X-ray diffraction data sets were obtained at the P13 beamline at PETRA III, Hamburg, Germany. Data was processed using Mosflm21 and merged and scaled with Aimless22. The first set of phases was obtained by the molecular replacement as implemented in the program Phaser23, using the PASb domain of HIF-1α (PDB ID 4h6j9) as a search model. Positional and anisotropic B-factor refinement cycles were carried out with Phenix24. Manual building of the extra portions and real space refinement, including Fourier electron density map inspection, were performed with Coot25. Solvent water molecules, treated as oxygen atoms, were added using the appropriate Coot routine. The survey for cavities was done using KVFinder26. During model refinement, the inspection of Fourier difference maps indicated the presence of very strong non-protein electron densities (over 3σ in height in the Fobs-Fcalc Fourier maps) that were interpreted - due to their sizes and shapes and in respect with the crystallization condition – as two 1-11Z-vaccenoyl-sn-glycerol molecules, five PEG 400 molecules and two sulfate ions, all subsequently refined as such. Two additional strong electron density distributions also resembling PEG400 molecules were found on the vicinities of Tyr264 in chain A and Trp315 in chain B. The refinement of such molecules, however, did not converge after many modeling configurations and the densities were then left as unexplained. The overall stereochemical quality of the final models and the agreements between them and experimental data were assessed by the program Molprobit27 and the appropriate Phaser and Coot routines.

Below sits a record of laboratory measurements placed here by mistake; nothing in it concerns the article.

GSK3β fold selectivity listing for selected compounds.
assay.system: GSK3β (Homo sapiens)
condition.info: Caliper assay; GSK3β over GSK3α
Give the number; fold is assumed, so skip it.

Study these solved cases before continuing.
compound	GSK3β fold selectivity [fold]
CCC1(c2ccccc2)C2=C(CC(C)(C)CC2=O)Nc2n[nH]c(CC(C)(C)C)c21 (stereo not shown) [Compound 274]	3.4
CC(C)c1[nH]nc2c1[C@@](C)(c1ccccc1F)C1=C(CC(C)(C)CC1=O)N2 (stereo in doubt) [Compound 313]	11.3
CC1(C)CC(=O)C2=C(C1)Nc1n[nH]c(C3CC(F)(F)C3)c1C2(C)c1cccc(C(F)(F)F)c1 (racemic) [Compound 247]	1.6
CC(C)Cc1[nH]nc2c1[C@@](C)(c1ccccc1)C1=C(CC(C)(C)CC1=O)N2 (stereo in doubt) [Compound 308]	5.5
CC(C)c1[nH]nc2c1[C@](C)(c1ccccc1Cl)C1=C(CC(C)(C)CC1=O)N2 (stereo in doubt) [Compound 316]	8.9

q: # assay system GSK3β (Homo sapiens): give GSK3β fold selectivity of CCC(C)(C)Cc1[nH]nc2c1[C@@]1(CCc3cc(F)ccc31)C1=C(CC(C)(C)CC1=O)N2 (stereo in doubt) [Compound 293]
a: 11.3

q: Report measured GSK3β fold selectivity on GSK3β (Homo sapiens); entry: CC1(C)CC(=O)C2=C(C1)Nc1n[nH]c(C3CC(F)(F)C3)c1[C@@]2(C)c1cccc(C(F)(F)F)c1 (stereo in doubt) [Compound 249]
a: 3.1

Chromatographic separations were carried out on 4 × 2 cm TLC Silica gel 60 F254 aluminum plates (Merck). The complex lipid mixture was applied on the edge of the plates (at the sample spotting line) using a glass capillary. The samples were allowed to run for 4 cm in a 8 × 4 cm glass chamber, previously saturated with the mobile phase. Two distinct mobile phases were used - cyclohexane:ethyl acetate (4:1) and chloroform:methanol:water (75:25:2.5) - which respectively allow for the separation of neutral lipids and the separation of phospholipids by head group polarity. The plates were then left exposed to air to allow for evaporation of the mobile phase residual. For differential detection of neutral lipids and phosphorous-containing lipids, iodine vapor and a modified Dittmer–Lester reagent13 were employed for dual staining. The plates were scanned immediately after drying.
Lipids were extracted from 400 μL of purified protein (~1 mg.ml−1) using 1 mL of a precooled (−15 °C) mixture of MTBE: methanol: water 3:1:1 (v/v/v) as previously described28,29. Five hundred microliters of the upper phase, containing the lipids, were transferred to a fresh 1.5 ml Eppendorf tube and dried down in a speed-vac. The extracts that were reconstituted in acetonitrile: isopropanol 7:3 (v/v) (final concentration 25 μg.ml−1) were gradient-eluted on an UPLC-system (Accela, Thermo) using a reverse phase C8 column ACQUITY UPLC BEH 1.7 μm, 2.1 × 150 mm (Waters, 186003377). The gradient of separation was done at 400 μL.min−1 using (A) 0.1% acetic acid in water and (B) 0.1% acetic acid in methanol (60% B during 4 min, 60% B to 80% B in 4 min, 80–99% B in 0.5 min, 99% B for 3.5 min). The samples were measured in negative ion mode and mass spectra were acquired using an LTQXL mass spectrometer (MS) (ThermoFisher Corporation) with electrospray ionization (ESI). The MS interface capillary was maintained at 325 °C, with a sheath gas flow of 45 (arbitrary units) and auxiliary gas flow of 2 (arbitrary units) for negative injections. The spray voltage ion injection was 4 kV, and the instrument scanned 350–600 m/z. MS/MS normalized collision energy was set to 41, activation Q 0.25, activation time 30 ms, and a 2 m/z isolation window. MS/MS scans were collected using dynamic exclusion with an exclusion time of 30 s. Obtained raw-chromatograms were further processed using Excalibur software version 2.10 (Thermo Fisher). The MS/MS scores are based on a comparison of the ions present in the experimental spectrum to the ions present in the standard library spectrum from the Lipid Mass Database30,31.